Is Alcohol Worse than Heroin?

Dr. Ximena Sanchez-Samper

Ximena Sanchez-Samper, MD is a Board- Certified Addiction Psychiatrist who obtained her degree as a psychiatrist at the Mayo Clinic in Rochester, MN and completed her Addictions Fellowship through the combined Massachusetts General Hospital, McLean Hospital / Brigham and Women’s Hospital Addictions Fellowship program in 2004.

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No matter which mind-altering substance you are discussing, there are always dangers inherent to using drugs or alcohol for any reason. The more dependent someone becomes on such chemicals, the more likely they will face problems due to drug use. In the cases of both alcohol and heroin, regular use of either substance can result in trouble for everyone involved.

Of course, alcohol and heroin are vastly different in a variety of ways. Alcohol is legal for people of the required age whereas heroin is acquired through less-legal avenues. Each substance also interacts with both the mind and body in unique ways. This makes determining which of the two substances is more destructive in the long run a bit of a challenge. However, by comparing each substance thoroughly, we can come to understand the risks associated with them and ultimately make better decisions about what we ingest in our bodies.

The Physical and Mental Effects of Alcohol

When someone ingests an alcoholic beverage, the alcohol reaches the brain in about five minutes after the first sip. The mind begins to feel the effects after 10 minutes, and your liver begins to process the incoming fluids roughly 20 minutes into the entire process. Alcohol is absorbed through the stomach and enters the bloodstream in order to quickly travel throughout the body. If you have ever drunk alcohol before, you know just how quickly both the mind and body begin to feel the effects.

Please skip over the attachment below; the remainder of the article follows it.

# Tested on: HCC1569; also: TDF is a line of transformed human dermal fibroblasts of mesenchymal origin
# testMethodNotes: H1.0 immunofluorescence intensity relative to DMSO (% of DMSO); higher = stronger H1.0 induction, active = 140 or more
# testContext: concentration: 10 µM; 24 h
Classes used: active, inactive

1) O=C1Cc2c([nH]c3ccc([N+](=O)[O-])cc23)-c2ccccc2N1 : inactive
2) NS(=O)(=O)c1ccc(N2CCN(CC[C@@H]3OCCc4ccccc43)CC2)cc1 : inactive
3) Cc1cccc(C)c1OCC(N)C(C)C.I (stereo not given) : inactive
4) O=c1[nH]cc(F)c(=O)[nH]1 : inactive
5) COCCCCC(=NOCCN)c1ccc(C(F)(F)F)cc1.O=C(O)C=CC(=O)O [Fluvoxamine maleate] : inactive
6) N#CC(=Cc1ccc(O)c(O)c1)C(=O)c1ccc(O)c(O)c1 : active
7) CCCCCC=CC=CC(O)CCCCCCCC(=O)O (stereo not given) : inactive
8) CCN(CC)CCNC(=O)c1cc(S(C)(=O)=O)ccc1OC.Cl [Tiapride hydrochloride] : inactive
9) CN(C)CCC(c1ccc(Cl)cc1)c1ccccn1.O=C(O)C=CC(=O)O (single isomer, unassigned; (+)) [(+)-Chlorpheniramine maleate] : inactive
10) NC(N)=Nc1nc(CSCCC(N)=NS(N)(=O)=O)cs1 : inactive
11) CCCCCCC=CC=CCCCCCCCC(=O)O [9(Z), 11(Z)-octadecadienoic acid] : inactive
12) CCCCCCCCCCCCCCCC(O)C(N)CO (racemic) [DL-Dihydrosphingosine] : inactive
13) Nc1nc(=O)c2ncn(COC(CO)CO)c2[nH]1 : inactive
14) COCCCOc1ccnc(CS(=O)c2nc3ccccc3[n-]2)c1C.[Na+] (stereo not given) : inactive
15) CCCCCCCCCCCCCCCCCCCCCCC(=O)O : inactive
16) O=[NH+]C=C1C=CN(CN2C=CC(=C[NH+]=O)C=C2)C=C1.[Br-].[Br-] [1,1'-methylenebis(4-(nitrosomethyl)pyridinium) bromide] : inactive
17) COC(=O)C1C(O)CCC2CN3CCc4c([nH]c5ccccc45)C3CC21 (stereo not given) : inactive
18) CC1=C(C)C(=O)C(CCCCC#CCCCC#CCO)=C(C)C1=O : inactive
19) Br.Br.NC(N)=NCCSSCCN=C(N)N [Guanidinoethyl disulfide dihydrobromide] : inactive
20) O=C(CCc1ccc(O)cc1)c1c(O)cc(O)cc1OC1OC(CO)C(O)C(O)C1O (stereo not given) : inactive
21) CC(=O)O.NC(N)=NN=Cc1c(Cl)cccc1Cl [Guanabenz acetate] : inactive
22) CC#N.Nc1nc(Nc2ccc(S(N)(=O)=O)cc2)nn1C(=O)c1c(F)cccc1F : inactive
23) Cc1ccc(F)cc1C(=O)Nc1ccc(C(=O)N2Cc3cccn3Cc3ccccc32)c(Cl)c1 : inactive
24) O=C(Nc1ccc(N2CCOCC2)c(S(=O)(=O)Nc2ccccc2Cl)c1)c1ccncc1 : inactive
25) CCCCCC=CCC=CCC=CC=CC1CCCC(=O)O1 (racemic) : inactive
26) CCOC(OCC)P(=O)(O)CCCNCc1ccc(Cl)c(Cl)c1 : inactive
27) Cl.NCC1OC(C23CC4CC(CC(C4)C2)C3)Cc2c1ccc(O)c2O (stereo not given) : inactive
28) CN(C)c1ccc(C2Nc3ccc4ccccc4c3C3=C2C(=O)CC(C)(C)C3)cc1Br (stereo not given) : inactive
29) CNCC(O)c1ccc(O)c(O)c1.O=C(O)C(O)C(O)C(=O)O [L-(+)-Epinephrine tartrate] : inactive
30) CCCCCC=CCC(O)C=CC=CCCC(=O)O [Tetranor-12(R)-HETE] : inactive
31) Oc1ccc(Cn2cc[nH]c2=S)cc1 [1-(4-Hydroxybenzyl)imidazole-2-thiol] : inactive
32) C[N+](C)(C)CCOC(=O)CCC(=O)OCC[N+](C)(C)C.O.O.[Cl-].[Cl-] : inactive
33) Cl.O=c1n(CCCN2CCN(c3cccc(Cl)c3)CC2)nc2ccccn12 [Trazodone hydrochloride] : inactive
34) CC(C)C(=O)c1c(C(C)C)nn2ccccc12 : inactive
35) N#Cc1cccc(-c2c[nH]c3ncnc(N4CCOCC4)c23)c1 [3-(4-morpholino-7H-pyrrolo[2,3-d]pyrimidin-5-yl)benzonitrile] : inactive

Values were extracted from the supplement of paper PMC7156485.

The Physical Effects of Alcohol

The initial effects of alcohol on the body are an increase in temperature and a slight sensation of numbness. As more alcohol is consumed, additional effects, such as blurry vision and slurred speech, begin to emerge. Coordination is reduced, and sloppy mistakes are likely to occur when you are moving around.

Intoxication begins to kick in when the body can no longer metabolize all the alcohol as quickly as it is pouring into its stomach. This could be considered a medical emergency as the heart rate skyrockets, breathing gets harder, and nausea overwhelms the person. In some extreme cases, body death can even occur if too much alcohol is consumed rapidly.

The Mental Effects of Alcohol